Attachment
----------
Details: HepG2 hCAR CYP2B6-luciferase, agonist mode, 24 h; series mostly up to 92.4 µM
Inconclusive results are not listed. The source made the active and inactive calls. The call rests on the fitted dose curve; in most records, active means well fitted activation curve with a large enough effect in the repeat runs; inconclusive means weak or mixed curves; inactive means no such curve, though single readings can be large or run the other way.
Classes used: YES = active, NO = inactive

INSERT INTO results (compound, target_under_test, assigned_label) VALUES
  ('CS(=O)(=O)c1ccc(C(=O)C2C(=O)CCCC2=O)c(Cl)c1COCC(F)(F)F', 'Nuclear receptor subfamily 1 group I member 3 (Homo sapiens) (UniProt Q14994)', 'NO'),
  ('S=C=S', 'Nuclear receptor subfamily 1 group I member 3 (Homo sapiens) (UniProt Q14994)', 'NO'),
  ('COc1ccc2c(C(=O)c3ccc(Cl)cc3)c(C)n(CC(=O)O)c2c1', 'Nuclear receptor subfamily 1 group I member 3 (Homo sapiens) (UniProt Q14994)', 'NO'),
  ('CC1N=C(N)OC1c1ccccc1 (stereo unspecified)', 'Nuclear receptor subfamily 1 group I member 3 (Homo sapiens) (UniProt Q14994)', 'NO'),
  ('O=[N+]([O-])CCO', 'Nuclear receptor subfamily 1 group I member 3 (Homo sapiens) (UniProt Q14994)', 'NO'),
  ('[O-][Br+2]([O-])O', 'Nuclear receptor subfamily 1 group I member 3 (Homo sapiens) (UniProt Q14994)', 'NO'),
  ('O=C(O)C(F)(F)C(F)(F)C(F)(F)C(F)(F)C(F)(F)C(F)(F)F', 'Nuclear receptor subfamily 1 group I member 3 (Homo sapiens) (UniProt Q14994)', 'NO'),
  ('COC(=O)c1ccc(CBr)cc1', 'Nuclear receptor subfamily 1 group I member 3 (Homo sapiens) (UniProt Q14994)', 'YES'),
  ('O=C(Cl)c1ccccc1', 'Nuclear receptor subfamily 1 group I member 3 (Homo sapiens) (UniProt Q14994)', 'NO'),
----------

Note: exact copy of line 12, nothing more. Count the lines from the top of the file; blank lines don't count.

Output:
  ('COC(=O)c1ccc(CBr)cc1', 'Nuclear receptor subfamily 1 group I member 3 (Homo sapiens) (UniProt Q14994)', 'YES'),